Éowyn

The simbelmynë and I are kin,

Blossoming in this land of Men:

A western star the heavens wept

Upon the mounds where Dead are kept.

The daughter of all noble kings,

Within my soul, a war cry sings;

Within my veins, Death’s fire flows . . .

I hide it, silent as the snows.

A lone, white girl amid the grass,

I see both horse and rider pass.

But as a figure carved in stone,

I am condemned to wait alone,

Condemned to stay on faltering feet,

To guard my lord King’s empty seat:

Lured by the sirens of valiance,

Yet cannot join the brave’s defense.

The hero of my heart departs;

I watch him from the cold ramparts.

He rides away to war—to doom—

A pale light set against the gloom.

His destiny beyond my own,

His heart caught up, mine left alone.

My fate is but a bitter thing

That chokes my heart—an iron ring.

And now the war-tide pulls too strong—

Rumbles with the Rohirrim’s song.

My snowy wings rupture this cage;

I swoop into the battle’s rage.

A pale light on the Pelennor,

A simbelmynë amid death’s gore,

Out of the dark, into day’s waking,

To hope’s end I ride, and to my heart’s breaking.

Soon comes upon me deathly chance:

The Witch-King’s bitter countenance.

Intent upon his prey, he stands,

Cold torture in his iron hands.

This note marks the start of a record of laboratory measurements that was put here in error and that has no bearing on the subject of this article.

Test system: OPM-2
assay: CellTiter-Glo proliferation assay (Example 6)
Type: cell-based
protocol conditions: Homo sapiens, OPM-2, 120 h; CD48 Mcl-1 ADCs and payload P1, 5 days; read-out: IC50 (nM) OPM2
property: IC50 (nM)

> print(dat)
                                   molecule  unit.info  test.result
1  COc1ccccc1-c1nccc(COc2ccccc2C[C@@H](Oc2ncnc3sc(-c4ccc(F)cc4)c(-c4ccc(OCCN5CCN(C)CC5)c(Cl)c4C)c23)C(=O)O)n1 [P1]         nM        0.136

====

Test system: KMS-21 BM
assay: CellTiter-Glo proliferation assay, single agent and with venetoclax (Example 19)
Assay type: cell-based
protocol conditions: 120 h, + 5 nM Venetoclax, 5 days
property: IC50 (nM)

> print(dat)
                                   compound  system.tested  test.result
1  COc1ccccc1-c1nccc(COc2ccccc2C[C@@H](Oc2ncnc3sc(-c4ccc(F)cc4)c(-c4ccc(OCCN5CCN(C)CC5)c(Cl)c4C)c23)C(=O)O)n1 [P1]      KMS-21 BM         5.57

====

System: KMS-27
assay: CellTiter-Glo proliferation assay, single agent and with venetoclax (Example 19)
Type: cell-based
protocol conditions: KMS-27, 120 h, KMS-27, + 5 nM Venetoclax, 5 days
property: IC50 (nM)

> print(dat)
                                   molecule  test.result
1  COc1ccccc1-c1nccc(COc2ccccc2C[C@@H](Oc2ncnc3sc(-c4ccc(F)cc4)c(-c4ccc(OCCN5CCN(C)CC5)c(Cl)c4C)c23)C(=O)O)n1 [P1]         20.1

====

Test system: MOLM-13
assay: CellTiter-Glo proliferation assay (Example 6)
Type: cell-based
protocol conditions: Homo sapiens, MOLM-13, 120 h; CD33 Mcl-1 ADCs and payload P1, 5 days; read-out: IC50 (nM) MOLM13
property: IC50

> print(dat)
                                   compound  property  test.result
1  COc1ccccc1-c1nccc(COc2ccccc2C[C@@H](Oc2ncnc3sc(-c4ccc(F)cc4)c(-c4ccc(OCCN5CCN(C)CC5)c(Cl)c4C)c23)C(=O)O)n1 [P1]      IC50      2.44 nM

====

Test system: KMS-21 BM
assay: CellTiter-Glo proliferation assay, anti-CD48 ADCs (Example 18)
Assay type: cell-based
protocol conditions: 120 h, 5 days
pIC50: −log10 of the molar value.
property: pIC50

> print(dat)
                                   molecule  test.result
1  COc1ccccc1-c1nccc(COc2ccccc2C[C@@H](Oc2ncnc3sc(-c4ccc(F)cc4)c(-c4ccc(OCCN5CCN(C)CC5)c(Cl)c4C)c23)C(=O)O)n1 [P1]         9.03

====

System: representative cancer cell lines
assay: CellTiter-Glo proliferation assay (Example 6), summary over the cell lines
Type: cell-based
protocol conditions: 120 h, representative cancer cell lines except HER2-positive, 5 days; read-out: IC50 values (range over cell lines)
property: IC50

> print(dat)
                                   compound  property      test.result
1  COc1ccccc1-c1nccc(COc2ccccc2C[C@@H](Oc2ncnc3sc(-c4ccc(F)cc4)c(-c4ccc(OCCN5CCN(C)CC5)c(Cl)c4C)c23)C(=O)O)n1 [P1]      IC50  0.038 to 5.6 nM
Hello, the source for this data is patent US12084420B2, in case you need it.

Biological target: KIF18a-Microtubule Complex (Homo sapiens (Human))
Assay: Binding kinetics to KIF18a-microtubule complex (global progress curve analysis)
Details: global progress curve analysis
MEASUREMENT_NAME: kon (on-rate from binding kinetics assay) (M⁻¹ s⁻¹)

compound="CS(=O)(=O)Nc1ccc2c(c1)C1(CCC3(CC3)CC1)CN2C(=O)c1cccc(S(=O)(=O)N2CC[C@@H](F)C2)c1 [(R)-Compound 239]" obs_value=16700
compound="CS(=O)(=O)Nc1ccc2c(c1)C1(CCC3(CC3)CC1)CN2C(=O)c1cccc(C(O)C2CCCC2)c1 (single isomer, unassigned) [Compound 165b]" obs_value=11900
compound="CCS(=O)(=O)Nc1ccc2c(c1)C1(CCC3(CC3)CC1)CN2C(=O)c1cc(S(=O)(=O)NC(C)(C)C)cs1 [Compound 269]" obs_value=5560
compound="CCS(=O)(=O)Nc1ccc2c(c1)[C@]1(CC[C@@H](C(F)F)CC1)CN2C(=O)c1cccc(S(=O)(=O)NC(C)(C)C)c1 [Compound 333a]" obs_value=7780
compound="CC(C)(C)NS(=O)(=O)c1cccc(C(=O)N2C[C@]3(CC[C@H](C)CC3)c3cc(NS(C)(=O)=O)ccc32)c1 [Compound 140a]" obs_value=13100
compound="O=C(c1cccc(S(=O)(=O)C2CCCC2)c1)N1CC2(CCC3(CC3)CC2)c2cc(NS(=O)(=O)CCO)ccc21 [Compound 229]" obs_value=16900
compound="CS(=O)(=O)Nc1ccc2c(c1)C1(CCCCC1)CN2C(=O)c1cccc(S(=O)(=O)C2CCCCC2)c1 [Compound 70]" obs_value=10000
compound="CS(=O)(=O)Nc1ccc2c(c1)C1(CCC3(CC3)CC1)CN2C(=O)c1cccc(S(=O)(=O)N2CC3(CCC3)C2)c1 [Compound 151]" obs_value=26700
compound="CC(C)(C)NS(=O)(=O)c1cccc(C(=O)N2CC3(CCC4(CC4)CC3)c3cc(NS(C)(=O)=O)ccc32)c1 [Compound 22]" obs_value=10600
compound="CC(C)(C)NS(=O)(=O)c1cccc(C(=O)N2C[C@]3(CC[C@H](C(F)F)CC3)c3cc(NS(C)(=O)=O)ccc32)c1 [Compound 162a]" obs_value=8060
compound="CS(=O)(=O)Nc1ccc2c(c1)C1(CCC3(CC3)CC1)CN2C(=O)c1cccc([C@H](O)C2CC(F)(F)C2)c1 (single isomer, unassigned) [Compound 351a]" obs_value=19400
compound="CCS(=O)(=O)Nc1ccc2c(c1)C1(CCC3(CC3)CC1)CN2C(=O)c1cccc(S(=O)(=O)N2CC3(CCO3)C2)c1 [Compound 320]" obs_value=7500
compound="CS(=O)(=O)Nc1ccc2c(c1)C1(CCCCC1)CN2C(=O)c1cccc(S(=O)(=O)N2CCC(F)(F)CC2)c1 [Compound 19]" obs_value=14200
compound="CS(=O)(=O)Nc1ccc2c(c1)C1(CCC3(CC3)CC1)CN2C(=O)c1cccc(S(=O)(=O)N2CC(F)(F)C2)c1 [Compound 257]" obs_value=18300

Beyond my utmost strength, this foe,

Crushing my shield with a careless blow.

I stagger backward, slight and small,

A flower before the doom of all.

I am no man, but heave one breath,

And, gazing in his mouth of death,

I drive my sword beneath his crown.

He shrivels like a blackened thorn.

I crumple to the battle floor,

A pale light on the Pelennor:

Small sliver of the morning sun,

My golden head lies bowed, alone.

A simbelmynë amid death’s gore,

I mark the dead of Pelennor:

A western star the heavens wept

Upon the field where Dead are kept.

Within, my fire grows ever faint,

Leaves in my heart a cold complaint.

Dark voices shroud me in a dream.

My life is but the palest gleam.

I wake to health, but not to hope,

Through veils of shadows forced to grope,

In silent halls of healing lie,

While outside, others wane and die.

Silent, I stand upon the wall,

My body freed, my soul a thrall . . .

Until a gentle lord espies

My brokenness and agonies.

He, too, sees darkness in his dreams

Engulfing all the brightest gleams,

Yet speaks to me of hope and life:

The consummation of our strife.

He turns my heart within his hand

And casts aside fate’s iron band.

His unveiled hope ignites my soul,

And Simbelmynë now blossoms, whole.

I will flourish in this land of Men,

Destined to see hope thrive again:

A fair, bright flower amid the grass,

I will see the days of sorrow pass.

By Mary Faustina

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